Construction and contracts operate in the same way – multiple parts come together to form one cohesive item. 

Construction projects require specifications for measurements, elements of building products, and the amount of materials to be used.  Contracts are put together as a document that addresses the intentions of the parties involved.  Construction contracts are based on the simple premise that someone wants something built or fixed, and someone else agrees to build or fix something.  If only the drafting of construction contracts could be that simple.

Construction contracts set out the responsibilities, obligations and duties of the parties involved.  The parties generally intend to follow those responsibilities, obligations, and duties.  The intentions of the parties, however, are not always set out in clear, unambiguous terms.  Ambiguity can arise when a term or phrase in a contract can be reasonably interpreted to have more than one meaning.  To minimize the possibility of ambiguity in a construction contract, consider the following tips:

  1. Use plain language, with straightforward terms and clauses. A contract that becomes bogged down in technical terms or run-on clauses will open the door for claims of ambiguity. Clear, succinct, and easy-to-understand phrasing helps the parties express their intentions without too much “legalese.”
  1. Take punctuation seriously. A misplaced or omitted comma could mean dire consequences. In early 2017, the United States First Circuit Court of Appeals sided with delivery drivers who argued four years of overtime pay was due because an Oxford comma was missing in their contract language. If you want to know how the case turned out, Google “10 million-dollar Oxford comma.”
  1. If a technical term, or industry-specific term is used, add the definition of the term to the contract. If the term becomes an issue for litigation or arbitration, the outcome will be determined on how the parties intended the term to be used at the time the contract was executed.  A clear definition in the contract will help alleviate any question of ambiguity that could be raised.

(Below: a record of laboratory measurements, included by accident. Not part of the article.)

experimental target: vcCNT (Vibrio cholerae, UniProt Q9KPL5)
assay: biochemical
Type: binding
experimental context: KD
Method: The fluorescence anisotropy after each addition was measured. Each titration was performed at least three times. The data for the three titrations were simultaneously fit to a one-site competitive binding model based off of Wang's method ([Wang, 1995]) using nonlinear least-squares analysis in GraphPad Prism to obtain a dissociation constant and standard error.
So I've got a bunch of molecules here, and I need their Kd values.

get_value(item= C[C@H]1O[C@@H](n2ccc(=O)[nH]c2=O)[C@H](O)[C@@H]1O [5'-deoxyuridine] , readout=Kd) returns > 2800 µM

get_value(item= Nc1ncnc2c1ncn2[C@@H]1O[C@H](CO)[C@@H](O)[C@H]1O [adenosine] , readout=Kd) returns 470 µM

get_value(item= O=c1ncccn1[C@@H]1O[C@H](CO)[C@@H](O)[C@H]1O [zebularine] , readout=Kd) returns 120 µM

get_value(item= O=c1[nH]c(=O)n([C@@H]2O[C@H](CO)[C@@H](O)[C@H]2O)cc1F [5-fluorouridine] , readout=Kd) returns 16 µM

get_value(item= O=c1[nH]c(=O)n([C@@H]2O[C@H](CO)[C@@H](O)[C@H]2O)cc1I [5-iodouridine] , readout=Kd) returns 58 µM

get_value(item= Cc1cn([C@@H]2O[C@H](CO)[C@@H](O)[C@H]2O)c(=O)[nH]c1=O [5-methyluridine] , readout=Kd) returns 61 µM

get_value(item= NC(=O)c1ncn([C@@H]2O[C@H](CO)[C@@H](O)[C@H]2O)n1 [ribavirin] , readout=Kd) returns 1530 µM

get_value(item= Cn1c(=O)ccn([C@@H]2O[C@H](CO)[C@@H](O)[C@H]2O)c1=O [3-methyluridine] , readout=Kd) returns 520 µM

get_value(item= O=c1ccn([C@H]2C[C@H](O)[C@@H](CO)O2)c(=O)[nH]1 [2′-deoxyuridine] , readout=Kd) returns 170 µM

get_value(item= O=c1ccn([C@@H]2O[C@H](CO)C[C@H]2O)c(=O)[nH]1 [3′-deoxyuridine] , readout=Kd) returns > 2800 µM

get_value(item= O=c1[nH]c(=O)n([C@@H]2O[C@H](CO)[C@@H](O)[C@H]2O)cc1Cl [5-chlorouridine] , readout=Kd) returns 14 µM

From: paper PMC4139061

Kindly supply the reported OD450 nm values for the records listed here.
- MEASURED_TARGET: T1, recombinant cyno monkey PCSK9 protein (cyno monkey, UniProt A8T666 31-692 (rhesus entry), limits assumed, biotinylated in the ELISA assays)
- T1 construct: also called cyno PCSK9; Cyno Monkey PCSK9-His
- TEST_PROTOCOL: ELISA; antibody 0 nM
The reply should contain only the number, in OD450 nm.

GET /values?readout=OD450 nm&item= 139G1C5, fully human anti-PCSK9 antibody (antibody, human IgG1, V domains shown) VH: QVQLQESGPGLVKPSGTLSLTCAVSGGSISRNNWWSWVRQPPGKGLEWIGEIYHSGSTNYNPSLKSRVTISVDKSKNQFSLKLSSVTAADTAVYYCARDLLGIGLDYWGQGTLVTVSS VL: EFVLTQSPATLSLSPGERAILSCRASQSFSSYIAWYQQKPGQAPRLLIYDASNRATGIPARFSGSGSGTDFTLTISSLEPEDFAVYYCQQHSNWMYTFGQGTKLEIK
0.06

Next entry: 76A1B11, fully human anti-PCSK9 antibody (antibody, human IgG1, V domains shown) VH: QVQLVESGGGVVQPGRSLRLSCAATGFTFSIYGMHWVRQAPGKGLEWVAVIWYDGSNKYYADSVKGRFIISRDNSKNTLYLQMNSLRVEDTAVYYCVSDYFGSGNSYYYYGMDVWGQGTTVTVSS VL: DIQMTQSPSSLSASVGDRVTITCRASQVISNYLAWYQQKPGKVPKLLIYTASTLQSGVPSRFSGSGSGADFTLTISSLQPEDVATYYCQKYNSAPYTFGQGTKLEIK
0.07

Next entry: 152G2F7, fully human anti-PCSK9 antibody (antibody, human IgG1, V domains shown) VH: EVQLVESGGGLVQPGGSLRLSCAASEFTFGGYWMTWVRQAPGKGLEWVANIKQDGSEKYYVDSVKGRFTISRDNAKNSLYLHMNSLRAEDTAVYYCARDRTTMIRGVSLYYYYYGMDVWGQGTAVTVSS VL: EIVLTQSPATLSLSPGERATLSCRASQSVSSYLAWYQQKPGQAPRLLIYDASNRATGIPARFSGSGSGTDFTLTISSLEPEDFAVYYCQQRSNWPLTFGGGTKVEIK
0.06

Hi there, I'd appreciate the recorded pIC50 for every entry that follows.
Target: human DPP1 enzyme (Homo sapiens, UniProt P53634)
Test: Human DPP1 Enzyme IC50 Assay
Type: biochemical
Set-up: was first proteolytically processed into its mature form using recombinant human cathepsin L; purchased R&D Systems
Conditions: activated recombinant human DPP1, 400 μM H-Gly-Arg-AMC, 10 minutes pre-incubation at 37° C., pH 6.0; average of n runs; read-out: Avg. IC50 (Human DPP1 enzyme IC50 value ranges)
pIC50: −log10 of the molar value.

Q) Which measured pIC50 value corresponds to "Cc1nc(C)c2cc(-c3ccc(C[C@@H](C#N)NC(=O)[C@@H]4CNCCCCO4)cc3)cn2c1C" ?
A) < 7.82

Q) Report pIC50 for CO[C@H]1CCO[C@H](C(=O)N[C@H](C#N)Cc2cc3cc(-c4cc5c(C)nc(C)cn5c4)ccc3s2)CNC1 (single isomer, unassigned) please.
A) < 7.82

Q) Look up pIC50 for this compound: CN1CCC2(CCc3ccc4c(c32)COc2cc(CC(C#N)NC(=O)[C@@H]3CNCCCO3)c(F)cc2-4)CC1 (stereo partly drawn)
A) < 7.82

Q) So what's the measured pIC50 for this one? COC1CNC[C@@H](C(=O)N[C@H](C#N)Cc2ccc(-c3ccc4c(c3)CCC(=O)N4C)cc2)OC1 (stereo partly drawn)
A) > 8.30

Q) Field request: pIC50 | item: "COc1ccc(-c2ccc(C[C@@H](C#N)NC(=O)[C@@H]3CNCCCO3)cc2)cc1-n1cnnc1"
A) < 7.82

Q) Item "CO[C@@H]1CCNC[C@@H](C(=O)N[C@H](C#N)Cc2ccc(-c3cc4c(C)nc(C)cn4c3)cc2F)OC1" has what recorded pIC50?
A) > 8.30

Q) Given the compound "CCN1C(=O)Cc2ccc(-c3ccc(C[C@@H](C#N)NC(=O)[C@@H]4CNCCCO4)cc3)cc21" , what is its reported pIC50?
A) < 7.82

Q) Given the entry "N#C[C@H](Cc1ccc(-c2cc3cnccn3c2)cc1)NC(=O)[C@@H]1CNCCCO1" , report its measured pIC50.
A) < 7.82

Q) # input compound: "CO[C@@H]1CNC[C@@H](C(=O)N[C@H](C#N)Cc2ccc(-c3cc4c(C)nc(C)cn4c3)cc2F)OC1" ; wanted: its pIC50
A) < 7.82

Careful contract drafting is a valuable way to avoid disputes.  If you find a construction contract too wordy, or too vague, read it out loud.  Make sure you understand what you are reading, and that it matches your intentions for agreeing to the contract.

For additional information regarding construction law, contact our Sioux City law firm, Sioux Falls law firm, or Omaha law firm today! For more articles like the one above, visit our Construction Lawyer blog!


Subscribe Our Blog

DISCLAIMER: The information in this blog post (“post”) is provided for general informational purposes only, and may not reflect the current law in your jurisdiction. By visiting this website, blog, or post you understand that there is no attorney client relationship between you and the Goosmann Law Firm attorneys and website publisher. No information contained in this post should be construed as legal advice from Goosmann Law Firm, PLC, or the individual author, nor is it intended to be a substitute for legal counsel on any subject matter. No reader of this post should act or refrain from acting on the basis of any information included in, or accessible through, this Post without seeking the appropriate legal or other professional advice on the particular facts and circumstances at issue from a lawyer licensed in the recipient’s state, country or other appropriate licensing jurisdiction.